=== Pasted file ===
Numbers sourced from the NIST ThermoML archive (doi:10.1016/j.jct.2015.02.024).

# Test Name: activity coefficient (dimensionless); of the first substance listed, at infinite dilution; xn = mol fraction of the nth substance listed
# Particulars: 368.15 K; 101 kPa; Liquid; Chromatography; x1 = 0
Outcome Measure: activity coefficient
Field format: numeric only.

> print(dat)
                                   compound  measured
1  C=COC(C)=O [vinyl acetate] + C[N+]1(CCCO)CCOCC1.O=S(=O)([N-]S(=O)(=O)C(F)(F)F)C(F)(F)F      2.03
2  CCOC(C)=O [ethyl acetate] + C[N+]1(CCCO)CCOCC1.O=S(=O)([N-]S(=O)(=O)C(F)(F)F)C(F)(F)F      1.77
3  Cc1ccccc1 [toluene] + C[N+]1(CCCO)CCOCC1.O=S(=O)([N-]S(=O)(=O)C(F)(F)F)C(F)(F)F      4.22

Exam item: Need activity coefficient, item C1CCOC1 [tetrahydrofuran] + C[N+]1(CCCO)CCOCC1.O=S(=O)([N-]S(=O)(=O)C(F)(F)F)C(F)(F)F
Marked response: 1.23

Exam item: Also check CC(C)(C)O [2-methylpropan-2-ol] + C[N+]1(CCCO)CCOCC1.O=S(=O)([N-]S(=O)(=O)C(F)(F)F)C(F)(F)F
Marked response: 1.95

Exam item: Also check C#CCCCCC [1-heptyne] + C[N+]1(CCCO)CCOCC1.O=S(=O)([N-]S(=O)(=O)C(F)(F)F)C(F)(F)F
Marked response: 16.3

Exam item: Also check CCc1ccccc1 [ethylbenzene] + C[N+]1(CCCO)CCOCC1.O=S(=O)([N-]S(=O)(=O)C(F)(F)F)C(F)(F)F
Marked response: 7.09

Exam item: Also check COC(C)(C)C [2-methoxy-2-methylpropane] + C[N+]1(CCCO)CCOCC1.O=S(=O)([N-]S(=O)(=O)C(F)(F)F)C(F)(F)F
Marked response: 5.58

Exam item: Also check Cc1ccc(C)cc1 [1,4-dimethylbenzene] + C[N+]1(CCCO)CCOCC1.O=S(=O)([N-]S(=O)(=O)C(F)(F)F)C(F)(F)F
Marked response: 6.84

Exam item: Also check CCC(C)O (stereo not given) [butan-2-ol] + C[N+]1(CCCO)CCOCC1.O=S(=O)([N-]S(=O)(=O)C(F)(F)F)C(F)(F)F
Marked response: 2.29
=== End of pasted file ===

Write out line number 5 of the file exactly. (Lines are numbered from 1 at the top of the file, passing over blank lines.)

Field format: numeric only.